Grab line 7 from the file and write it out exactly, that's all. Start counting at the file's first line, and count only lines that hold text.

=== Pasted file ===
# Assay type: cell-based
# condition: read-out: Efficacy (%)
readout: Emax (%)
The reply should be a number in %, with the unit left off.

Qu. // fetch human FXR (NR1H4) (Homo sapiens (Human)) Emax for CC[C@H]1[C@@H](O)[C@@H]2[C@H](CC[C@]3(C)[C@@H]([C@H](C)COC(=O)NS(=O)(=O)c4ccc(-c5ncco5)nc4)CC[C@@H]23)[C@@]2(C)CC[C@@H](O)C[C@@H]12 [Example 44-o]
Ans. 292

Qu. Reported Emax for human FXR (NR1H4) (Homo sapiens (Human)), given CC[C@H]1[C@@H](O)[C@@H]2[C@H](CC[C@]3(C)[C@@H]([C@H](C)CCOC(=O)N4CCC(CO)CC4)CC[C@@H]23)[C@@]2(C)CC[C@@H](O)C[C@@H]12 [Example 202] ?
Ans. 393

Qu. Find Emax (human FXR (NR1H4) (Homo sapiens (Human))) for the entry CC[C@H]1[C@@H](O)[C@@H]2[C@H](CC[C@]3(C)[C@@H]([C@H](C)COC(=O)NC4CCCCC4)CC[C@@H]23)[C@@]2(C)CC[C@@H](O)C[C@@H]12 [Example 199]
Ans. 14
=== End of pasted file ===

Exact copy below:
Qu. Reported Emax for human FXR (NR1H4) (Homo sapiens (Human)), given CC[C@H]1[C@@H](O)[C@@H]2[C@H](CC[C@]3(C)[C@@H]([C@H](C)CCOC(=O)N4CCC(CO)CC4)CC[C@@H]23)[C@@]2(C)CC[C@@H](O)C[C@@H]12 [Example 202] ?